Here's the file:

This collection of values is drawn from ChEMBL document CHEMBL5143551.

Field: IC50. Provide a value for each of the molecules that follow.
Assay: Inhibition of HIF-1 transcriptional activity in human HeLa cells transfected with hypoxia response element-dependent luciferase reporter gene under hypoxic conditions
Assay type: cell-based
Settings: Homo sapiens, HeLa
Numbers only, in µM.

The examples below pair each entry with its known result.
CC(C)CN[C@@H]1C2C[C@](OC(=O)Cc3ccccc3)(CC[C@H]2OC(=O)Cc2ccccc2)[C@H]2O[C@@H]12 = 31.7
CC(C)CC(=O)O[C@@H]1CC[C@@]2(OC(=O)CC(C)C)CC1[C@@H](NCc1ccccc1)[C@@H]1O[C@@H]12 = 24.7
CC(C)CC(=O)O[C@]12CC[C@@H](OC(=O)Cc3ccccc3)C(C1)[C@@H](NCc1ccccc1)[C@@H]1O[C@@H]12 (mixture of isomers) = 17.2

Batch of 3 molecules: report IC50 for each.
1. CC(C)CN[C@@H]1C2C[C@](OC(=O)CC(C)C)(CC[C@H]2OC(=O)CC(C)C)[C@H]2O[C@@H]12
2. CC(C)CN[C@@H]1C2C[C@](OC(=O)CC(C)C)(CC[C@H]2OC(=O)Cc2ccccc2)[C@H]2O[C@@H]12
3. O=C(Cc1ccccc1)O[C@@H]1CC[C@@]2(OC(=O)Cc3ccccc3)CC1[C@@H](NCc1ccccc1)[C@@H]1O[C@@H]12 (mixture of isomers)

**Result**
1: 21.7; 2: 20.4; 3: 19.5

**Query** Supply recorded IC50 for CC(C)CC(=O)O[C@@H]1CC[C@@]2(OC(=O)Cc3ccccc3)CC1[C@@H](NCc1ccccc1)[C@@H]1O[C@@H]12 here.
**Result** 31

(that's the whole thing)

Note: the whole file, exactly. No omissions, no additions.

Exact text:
This collection of values is drawn from ChEMBL document CHEMBL5143551.

Field: IC50. Provide a value for each of the molecules that follow.
Assay: Inhibition of HIF-1 transcriptional activity in human HeLa cells transfected with hypoxia response element-dependent luciferase reporter gene under hypoxic conditions
Assay type: cell-based
Settings: Homo sapiens, HeLa
Numbers only, in µM.

The examples below pair each entry with its known result.
CC(C)CN[C@@H]1C2C[C@](OC(=O)Cc3ccccc3)(CC[C@H]2OC(=O)Cc2ccccc2)[C@H]2O[C@@H]12 = 31.7
CC(C)CC(=O)O[C@@H]1CC[C@@]2(OC(=O)CC(C)C)CC1[C@@H](NCc1ccccc1)[C@@H]1O[C@@H]12 = 24.7
CC(C)CC(=O)O[C@]12CC[C@@H](OC(=O)Cc3ccccc3)C(C1)[C@@H](NCc1ccccc1)[C@@H]1O[C@@H]12 (mixture of isomers) = 17.2

Batch of 3 molecules: report IC50 for each.
1. CC(C)CN[C@@H]1C2C[C@](OC(=O)CC(C)C)(CC[C@H]2OC(=O)CC(C)C)[C@H]2O[C@@H]12
2. CC(C)CN[C@@H]1C2C[C@](OC(=O)CC(C)C)(CC[C@H]2OC(=O)Cc2ccccc2)[C@H]2O[C@@H]12
3. O=C(Cc1ccccc1)O[C@@H]1CC[C@@]2(OC(=O)Cc3ccccc3)CC1[C@@H](NCc1ccccc1)[C@@H]1O[C@@H]12 (mixture of isomers)

**Result**
1: 21.7; 2: 20.4; 3: 19.5

**Query** Supply recorded IC50 for CC(C)CC(=O)O[C@@H]1CC[C@@]2(OC(=O)Cc3ccccc3)CC1[C@@H](NCc1ccccc1)[C@@H]1O[C@@H]12 here.
**Result** 31